This winter’s best available starting pitcher might not be Hiroki Kuroda, Matt Garza or Ubaldo Jimenez. It might very well be a 24-year-old Japanese right-hander named Masahiro Tanaka. If you haven’t heard that name — and at this point, that would be a little bit surprising — be prepared to hear a lot about him in the next few weeks and months.
I know Yankees assistant general manager Billy Eppler has been to Japan this year, and today brought a report that the Yankees are expected to be serious bidders if and when Tanaka is posted. It would be a bold leap back into the extremely high-dollar international market, but it would also come at a time when the Yankees badly need advanced pitching, and at a time when front-line starters seem to be growing more and more difficult to find on the free agent market.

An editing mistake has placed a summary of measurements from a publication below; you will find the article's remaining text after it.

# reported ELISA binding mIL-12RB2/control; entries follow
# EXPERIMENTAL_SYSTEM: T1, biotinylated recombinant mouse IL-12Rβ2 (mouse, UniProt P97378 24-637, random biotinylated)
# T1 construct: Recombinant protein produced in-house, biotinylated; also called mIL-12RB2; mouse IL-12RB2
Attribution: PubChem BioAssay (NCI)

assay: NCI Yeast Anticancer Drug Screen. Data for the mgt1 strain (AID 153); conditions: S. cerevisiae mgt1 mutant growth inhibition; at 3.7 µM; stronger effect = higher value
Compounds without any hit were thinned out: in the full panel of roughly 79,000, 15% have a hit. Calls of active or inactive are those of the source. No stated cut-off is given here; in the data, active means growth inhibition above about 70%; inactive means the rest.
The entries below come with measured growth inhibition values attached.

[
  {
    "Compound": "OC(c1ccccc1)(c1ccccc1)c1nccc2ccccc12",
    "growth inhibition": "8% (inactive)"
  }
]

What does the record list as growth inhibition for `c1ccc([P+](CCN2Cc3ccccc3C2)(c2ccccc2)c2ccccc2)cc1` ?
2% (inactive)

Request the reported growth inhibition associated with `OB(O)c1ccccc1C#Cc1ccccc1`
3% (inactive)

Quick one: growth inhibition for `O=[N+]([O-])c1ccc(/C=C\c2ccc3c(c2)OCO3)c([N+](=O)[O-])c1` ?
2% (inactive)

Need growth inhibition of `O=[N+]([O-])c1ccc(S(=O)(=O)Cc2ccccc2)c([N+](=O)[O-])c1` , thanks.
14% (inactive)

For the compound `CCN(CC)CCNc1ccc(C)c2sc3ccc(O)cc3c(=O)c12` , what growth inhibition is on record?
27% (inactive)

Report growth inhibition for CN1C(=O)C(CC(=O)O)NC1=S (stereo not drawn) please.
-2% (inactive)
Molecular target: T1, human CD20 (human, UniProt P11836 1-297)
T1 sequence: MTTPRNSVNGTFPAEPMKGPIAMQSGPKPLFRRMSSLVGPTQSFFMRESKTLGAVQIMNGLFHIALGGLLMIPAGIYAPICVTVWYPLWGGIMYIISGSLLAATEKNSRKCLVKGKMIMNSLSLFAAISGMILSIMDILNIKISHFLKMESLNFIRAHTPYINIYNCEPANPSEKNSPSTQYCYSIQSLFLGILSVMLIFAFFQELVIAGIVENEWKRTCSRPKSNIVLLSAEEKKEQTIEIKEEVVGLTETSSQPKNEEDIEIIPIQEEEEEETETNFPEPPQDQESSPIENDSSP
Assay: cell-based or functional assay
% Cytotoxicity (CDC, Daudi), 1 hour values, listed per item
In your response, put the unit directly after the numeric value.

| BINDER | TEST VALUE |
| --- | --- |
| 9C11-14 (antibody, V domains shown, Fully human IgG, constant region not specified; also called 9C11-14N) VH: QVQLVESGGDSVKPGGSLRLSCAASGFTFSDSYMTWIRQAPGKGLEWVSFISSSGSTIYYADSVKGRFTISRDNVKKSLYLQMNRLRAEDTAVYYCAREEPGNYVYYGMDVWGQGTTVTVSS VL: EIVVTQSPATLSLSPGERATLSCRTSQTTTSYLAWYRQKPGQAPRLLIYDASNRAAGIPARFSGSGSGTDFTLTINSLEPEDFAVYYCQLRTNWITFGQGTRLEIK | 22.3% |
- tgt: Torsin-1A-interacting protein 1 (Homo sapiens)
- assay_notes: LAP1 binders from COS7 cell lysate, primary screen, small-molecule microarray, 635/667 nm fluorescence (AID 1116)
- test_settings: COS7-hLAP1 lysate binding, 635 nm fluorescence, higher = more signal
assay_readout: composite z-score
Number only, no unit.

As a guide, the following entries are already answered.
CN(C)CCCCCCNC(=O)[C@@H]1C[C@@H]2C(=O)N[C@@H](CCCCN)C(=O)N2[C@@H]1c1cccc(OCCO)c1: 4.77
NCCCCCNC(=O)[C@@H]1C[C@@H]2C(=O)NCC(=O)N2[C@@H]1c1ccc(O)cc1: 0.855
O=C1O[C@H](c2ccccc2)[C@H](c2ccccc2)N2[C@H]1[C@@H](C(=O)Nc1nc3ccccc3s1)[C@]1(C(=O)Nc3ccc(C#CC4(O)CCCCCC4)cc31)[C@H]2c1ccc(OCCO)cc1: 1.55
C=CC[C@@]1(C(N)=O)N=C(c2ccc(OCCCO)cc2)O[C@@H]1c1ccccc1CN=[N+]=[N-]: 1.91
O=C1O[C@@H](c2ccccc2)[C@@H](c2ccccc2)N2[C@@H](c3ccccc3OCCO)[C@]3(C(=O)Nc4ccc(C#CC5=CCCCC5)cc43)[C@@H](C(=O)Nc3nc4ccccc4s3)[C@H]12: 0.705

Tanaka’s Japanese team is in the postseason, he’s wrapping up a remarkable year, and frankly, he’s been pretty remarkable for a few years now. He’s drawn comparisons to Yu Darvish, and his split-finger gets over-the-top reviews, including in this scouting report from Baseball America.
There’s an abundance of uncertainty when it comes to a pitcher like this. The process of signing him involves some guesswork, and there’s no perfect way to figure out how his stuff will translate to the big leagues, but Tanaka is good. That much seems universally accepted. If the Yankees get seriously involved, they won’t be alone.
Someone is going to pay a lot of money to sign Tanaka, and someone is going thrust him directly into a Major League rotation. It just might be the Yankees.